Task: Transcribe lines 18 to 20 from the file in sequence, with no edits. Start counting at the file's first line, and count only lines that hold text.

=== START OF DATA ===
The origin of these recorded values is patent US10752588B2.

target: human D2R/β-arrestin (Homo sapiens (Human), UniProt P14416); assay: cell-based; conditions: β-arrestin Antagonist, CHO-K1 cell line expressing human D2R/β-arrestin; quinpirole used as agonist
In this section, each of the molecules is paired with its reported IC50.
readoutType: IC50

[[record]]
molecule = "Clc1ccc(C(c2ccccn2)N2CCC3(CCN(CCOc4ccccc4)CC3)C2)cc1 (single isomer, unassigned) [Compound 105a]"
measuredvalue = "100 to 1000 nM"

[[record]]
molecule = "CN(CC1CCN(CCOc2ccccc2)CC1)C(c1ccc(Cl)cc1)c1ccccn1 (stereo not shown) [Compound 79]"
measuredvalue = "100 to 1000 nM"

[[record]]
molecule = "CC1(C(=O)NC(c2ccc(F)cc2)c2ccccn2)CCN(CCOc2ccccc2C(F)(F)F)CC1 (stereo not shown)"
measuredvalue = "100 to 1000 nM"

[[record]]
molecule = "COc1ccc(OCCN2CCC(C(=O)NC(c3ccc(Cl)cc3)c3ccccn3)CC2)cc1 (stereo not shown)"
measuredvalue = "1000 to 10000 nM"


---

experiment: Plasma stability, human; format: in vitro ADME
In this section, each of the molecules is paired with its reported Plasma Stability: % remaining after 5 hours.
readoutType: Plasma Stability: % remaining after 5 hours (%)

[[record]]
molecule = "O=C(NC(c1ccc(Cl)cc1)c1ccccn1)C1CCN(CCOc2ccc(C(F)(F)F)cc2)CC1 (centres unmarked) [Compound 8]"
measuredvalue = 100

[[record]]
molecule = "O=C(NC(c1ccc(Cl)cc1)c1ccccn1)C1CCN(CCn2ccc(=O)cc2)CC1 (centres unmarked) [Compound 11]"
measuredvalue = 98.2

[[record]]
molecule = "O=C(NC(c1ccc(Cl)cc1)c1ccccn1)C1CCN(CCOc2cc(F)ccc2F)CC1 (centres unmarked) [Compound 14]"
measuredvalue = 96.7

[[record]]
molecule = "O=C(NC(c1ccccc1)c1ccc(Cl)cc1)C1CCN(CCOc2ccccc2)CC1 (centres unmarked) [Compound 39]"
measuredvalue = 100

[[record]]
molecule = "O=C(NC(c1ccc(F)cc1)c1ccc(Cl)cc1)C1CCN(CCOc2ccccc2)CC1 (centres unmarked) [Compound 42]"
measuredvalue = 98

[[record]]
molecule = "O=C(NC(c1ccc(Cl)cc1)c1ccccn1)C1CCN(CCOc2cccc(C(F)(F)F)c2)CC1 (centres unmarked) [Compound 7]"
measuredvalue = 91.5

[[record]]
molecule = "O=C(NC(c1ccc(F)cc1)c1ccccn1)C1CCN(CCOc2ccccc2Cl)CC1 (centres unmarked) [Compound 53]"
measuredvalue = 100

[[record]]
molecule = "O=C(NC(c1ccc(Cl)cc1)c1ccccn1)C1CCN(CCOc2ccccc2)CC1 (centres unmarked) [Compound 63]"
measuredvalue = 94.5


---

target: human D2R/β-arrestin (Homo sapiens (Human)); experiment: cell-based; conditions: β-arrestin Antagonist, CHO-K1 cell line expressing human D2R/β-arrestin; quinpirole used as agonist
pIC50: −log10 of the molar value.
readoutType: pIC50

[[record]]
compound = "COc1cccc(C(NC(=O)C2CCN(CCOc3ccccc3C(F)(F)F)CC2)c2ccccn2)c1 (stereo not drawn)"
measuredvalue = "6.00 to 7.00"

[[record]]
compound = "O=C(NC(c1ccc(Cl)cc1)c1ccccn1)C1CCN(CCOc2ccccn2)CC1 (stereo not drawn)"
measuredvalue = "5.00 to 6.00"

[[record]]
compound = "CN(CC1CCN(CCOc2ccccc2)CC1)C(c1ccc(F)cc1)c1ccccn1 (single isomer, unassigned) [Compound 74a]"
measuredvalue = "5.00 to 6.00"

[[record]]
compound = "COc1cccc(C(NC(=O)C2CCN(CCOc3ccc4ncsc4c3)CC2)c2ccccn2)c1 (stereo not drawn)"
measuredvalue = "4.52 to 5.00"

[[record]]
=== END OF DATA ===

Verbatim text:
experiment: Plasma stability, human; format: in vitro ADME
In this section, each of the molecules is paired with its reported Plasma Stability: % remaining after 5 hours.
readoutType: Plasma Stability: % remaining after 5 hours (%)